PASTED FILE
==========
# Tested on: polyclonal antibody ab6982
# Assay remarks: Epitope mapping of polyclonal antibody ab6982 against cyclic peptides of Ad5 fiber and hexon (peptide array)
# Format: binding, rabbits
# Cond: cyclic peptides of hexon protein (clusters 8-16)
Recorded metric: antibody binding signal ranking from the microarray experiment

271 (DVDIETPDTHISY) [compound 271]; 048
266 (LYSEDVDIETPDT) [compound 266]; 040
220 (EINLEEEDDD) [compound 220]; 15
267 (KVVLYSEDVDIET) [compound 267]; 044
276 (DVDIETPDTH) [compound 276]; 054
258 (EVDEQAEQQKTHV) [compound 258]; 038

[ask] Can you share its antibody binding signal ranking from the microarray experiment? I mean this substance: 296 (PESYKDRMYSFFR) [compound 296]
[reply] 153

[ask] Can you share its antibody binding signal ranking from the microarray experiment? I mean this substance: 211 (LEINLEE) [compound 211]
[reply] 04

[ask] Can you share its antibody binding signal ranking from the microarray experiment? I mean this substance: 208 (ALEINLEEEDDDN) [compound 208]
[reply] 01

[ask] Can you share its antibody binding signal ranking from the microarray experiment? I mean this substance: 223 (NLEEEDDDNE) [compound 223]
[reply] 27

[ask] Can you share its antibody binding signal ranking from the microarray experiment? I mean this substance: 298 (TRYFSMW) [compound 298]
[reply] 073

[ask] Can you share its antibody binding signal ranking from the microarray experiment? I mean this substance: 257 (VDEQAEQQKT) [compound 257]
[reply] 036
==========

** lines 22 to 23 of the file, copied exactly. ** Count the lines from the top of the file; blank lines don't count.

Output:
[ask] Can you share its antibody binding signal ranking from the microarray experiment? I mean this substance: 257 (VDEQAEQQKT) [compound 257]
[reply] 036